Combating bullies is everyone's responsibility

PUBLISHED : Sunday, 22 January, 2012, 12:00am
UPDATED : Sunday, 22 January, 2012, 12:00am


My daughter tells me her best friend is being bullied by another girl in class. I don't want her to become involved in the situation. My father used to tell me to fight back, but I don't think this is the best advice.

Bullying is a serious issue in schools. It can be defined as hurting, scaring or leaving someone out on purpose. You do not say what type of bullying is involved here. While bullying is often painfully obvious, the more subtle and hidden examples of it can be harder to detect. But they can be just as harmful, maybe more so.

Both boys and girls can be bullies. They either act alone or in groups. They hit, shove or kick, call people names and are mean about how others look and act.

Bullies can hurt feelings as well as body parts and malicious gossip can be just as destructive in the playground as at a dinner party.

Although anyone can be bullied, it is often the case that the victims are quiet and timid. Nobody deserves such treatment and schools should have a zero-tolerance policy towards anyone who behaves in this way.

Your first step might be to refer the matter directly to the school and find out what policies are already in place. Most schools have a well-structured set of systems and protocols to deal with all kinds of behavioural issues including this one. It is likely the school will want to and be able to take the lead.

But there are a range of self-help strategies that can help children who may find themselves at risk. Ideally, these children should stay away from bullies and avoid situations where they will be alone and vulnerable. They should try to play with a supportive group of friends.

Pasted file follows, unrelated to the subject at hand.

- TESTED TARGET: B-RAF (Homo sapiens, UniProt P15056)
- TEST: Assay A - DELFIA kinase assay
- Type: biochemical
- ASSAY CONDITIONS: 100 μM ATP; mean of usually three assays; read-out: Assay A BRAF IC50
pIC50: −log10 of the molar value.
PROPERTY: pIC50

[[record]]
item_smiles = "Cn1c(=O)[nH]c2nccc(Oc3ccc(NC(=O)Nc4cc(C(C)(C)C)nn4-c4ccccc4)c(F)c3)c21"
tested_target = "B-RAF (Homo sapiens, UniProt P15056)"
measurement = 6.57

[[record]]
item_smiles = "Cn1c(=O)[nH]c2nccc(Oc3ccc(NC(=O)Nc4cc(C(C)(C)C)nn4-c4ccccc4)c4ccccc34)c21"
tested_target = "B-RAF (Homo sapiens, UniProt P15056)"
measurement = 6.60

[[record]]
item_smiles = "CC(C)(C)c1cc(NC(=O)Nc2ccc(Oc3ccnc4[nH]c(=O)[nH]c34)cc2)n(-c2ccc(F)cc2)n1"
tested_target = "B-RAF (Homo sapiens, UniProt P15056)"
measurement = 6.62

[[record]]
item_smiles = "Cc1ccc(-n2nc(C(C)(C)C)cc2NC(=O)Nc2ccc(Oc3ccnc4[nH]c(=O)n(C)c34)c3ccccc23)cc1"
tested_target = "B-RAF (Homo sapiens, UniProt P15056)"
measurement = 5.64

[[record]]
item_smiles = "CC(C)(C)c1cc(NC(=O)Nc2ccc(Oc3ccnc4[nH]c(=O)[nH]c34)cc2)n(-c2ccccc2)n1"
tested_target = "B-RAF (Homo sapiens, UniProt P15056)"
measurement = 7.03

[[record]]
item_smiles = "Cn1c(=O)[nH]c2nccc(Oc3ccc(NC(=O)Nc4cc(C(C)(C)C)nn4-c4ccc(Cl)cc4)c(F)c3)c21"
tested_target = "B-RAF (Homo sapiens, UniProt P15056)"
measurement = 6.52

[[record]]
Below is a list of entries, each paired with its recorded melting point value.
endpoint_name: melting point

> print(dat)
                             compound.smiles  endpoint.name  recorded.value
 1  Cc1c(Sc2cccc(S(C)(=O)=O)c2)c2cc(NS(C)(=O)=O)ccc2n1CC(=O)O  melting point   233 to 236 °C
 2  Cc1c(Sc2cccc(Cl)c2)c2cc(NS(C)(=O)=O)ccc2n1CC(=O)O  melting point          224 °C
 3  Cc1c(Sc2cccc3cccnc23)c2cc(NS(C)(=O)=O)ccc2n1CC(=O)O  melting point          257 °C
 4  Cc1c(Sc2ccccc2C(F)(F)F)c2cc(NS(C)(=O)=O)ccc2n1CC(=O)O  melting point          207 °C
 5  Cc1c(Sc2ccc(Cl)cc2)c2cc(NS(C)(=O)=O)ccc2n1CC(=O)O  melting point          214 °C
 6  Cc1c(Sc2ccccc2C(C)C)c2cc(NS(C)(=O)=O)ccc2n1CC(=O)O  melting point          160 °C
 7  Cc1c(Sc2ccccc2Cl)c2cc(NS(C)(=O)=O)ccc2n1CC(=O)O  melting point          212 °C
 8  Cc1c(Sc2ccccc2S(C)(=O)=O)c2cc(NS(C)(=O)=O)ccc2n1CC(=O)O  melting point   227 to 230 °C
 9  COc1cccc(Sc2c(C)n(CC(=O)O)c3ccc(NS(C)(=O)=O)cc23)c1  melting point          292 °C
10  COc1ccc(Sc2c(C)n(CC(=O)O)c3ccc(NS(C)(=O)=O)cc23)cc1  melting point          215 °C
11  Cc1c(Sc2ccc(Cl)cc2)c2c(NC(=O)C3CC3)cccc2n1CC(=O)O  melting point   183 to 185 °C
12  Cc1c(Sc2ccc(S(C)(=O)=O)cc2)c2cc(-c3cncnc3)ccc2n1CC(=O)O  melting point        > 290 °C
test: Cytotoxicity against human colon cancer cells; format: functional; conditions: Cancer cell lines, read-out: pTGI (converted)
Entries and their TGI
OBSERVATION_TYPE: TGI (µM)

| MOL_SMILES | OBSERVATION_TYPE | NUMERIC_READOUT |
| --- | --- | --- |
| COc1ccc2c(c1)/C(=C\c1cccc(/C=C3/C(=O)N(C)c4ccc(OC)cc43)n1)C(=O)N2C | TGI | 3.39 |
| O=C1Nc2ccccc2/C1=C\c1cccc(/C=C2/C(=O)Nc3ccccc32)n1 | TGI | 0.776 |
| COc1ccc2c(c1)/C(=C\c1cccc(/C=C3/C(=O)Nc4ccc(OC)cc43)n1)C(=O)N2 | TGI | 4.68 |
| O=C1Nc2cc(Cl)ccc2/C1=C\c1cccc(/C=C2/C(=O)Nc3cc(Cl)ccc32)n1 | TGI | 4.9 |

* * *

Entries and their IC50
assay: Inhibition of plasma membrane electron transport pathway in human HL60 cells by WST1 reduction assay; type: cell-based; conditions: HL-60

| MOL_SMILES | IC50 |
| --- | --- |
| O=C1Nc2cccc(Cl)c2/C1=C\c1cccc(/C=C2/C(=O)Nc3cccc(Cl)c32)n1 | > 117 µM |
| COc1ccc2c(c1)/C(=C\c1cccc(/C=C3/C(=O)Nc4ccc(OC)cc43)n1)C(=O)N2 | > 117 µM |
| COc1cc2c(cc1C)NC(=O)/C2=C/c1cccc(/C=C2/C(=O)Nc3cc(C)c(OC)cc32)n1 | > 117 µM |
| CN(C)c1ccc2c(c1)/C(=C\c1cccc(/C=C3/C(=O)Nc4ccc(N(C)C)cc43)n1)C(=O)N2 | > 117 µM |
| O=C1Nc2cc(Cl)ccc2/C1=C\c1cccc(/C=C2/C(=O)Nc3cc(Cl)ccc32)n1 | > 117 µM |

They should not react to any intimidation with words or actions that make a bully angry. This will merely provide an excuse for retaliation or retribution and exacerbate the problem.

The best advice is to simply walk away. They should then report what happened to a responsible adult at school. If children cannot tell their teachers, then the parents should do so. A good friend should also take responsibility and report any incidents or provide corroborative evidence. If such contact is unavoidable, then children should literally as well as figuratively try to stand tall and appear as confident as they can. They should look any bullies directly in the eye.

Bullies generally tend to be cowards who prey on those they see as weaker than themselves.

Remember to reinforce the message that doing the right thing actually helps the bullies to stop their bullying.

Bullies are often children who need help and support to break the destructive cycle of behaviour they have adopted.

Many are sad and lonely and may require professional help to resolve their own personal issues. Most bullies intimidate others to feel better about themselves.

Students learn best in a positive and safe environment.

Everybody has a responsibility to change any behaviour that diverts vital energy and resources and threatens to disrupt the running of the educational process.

Positive self-esteem and a willingness to come to school to learn are crucial underpinnings for students' success.

This open-minded and positive attitude is also a crucial life skill for children to develop as they progress beyond the walls of academia to the outside world.

Julie McGuire teaches at an international school